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    ABSTRACT: CD4(-)CD8(-)double negative (DN) αβ T cells are legitimate components of the normal immune system. However, they are poorly understood and largely ignored by immunologists because of their historical association with the lymphoproliferation that occurs in mice (lpr and gld) and humans (autoimmune lymphoproliferative syndromes patients) with impaired Fas-mediated apoptosis where they are considered abnormal T cells. We believe that the traditional view that DN T cells that cause lymphoproliferation (hereafter referred to as lpr DN T cells) are CD4 and CD8 T cells that lost their coreceptor, conceived more than two decades ago, is flawed and that conflating lpr DN T cells with DN T cells found in normal immune system (hereafter referred to as nDN T cells) is unnecessarily dampening interest of this potentially important cell type. To begin rectifying these misperceptions, we will revisit the traditional view of lpr DN T cells and show that it does not hold true in light of recent immunological advances. In lieu of it, we offer a new model proposing that Fas-mediated apoptosis actively removes normally existing DN T cells from the periphery and that impaired Fas-mediated apoptosis leads to accumulation of these cells rather than de novo generation of DN T cells from activated CD4 or CD8 T cells. By doing so, we hope to provoke a new discussion that may lead to a consensus about the origin of lpr DN T cells and regulation of their homeostasis by the Fas pathway and reignite wider interest in nDN T cells.Immunology and Cell Biology advance online publication, 25 November 2014; doi:10.1038/icb.2014.99.
    No preview · Article · Nov 2014 · Immunology and Cell Biology
  • Hye Ryoun Jang · Hamid Rabb
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    ABSTRACT: Acute kidney injury (AKI) prolongs hospital stay and increases mortality in various clinical settings. Ischaemia-reperfusion injury (IRI), nephrotoxic agents and infection leading to sepsis are among the major causes of AKI. Inflammatory responses substantially contribute to the overall renal damage in AKI. Both innate and adaptive immune systems are involved in the inflammatory process occurring in post-ischaemic AKI. Proinflammatory damage-associated molecular patterns, hypoxia-inducible factors, adhesion molecules, dysfunction of the renal vascular endothelium, chemokines, cytokines and Toll-like receptors are involved in the activation and recruitment of immune cells into injured kidneys. Immune cells of both the innate and adaptive immune systems, such as neutrophils, dendritic cells, macrophages and lymphocytes contribute to the pathogenesis of renal injury after IRI, and some of their subpopulations also participate in the repair process. These immune cells are also involved in the pathogenesis of nephrotoxic AKI. Experimental studies of immune cells in AKI have resulted in improved understanding of the immune mechanisms underlying AKI and will be the foundation for development of novel diagnostic and therapeutic targets. This Review describes what is currently known about the function of the immune system in the pathogenesis and repair of ischaemic and nephrotoxic AKI.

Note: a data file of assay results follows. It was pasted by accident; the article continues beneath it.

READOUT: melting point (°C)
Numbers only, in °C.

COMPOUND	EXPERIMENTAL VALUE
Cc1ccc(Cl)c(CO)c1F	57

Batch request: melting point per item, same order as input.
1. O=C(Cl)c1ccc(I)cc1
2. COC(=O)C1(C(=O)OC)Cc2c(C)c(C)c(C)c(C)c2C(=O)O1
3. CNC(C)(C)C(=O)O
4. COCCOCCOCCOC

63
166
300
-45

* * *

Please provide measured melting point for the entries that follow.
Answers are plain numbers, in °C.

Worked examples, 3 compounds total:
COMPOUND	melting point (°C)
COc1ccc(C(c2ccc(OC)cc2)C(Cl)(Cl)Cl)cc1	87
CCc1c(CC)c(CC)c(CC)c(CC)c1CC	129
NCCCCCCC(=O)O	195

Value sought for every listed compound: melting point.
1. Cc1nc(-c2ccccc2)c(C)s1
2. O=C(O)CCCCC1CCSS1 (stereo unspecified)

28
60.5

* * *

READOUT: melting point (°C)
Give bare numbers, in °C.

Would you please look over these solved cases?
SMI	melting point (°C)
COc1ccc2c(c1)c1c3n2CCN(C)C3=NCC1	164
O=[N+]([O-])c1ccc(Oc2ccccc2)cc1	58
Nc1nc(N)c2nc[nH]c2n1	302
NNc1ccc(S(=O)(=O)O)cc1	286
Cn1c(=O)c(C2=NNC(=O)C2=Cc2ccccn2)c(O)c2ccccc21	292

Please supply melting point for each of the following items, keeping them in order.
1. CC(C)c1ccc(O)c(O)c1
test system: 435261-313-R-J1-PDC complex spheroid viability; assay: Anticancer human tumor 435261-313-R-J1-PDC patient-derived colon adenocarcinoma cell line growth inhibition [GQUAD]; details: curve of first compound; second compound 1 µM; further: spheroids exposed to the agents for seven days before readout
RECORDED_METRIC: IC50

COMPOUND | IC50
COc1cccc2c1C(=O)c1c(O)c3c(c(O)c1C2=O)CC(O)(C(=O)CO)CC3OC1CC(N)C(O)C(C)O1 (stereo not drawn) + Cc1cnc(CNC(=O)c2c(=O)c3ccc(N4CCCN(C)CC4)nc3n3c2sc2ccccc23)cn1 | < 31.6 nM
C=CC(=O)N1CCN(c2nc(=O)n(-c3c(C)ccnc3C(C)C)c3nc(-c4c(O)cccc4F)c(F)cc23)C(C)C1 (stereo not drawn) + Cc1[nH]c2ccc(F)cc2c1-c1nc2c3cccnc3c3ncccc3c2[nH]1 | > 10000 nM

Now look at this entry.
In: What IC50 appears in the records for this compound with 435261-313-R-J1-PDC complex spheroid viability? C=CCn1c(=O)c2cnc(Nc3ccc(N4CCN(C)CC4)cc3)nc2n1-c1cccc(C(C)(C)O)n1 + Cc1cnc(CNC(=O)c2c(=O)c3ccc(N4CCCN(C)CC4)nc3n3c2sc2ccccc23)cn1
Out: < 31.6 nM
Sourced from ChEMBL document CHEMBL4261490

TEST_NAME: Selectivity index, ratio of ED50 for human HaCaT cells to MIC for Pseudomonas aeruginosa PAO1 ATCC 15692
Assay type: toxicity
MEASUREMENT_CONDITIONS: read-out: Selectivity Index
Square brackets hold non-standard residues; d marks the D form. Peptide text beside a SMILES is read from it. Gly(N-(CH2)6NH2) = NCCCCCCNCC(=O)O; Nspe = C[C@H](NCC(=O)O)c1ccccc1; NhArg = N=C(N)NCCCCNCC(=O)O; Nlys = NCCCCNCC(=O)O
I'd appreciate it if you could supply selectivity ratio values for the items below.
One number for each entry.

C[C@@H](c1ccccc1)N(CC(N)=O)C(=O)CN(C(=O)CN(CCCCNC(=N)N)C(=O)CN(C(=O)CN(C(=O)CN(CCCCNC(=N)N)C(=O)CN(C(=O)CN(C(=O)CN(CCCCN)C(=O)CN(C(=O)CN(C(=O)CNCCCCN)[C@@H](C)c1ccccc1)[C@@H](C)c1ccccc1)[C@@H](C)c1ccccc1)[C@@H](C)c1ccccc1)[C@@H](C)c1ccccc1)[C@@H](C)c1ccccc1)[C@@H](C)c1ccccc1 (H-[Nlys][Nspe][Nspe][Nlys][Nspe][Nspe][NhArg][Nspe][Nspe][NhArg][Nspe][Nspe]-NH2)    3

No preview · Article · Oct 2014 · Nature Reviews Nephrology
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    Hee-Seong Jang · Hamid Rabb · Babu J Padanilam

    Full-text · Article · Sep 2014 · Journal of the American Society of Nephrology
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    ABSTRACT: The pathophysiology of acute kidney injury (AKI) involves multiple and overlapping immunological, biochemical, and hemodynamic mechanisms that modulate the effects of both the initial insult and the subsequent repair. Limited but recent experimental data have revealed that the intestinal microbiota significantly affects outcomes in AKI. Additional evidence shows significant changes in the intestinal microbiota in chronic kidney disease patients and in experimental AKI. In this minireview, we discuss the current status of the effect of intestinal microbiota on kidney diseases, the immunomodulatory effects of intestinal microbiota, and the potential mechanisms by which microbiota can modify kidney diseases and vice versa. We also propose future studies to clarify the role of intestinal microbiota in kidney diseases and to explore how the modification of gut microbiota may be a potential therapeutic tool. © 2014 S. Karger AG, Basel.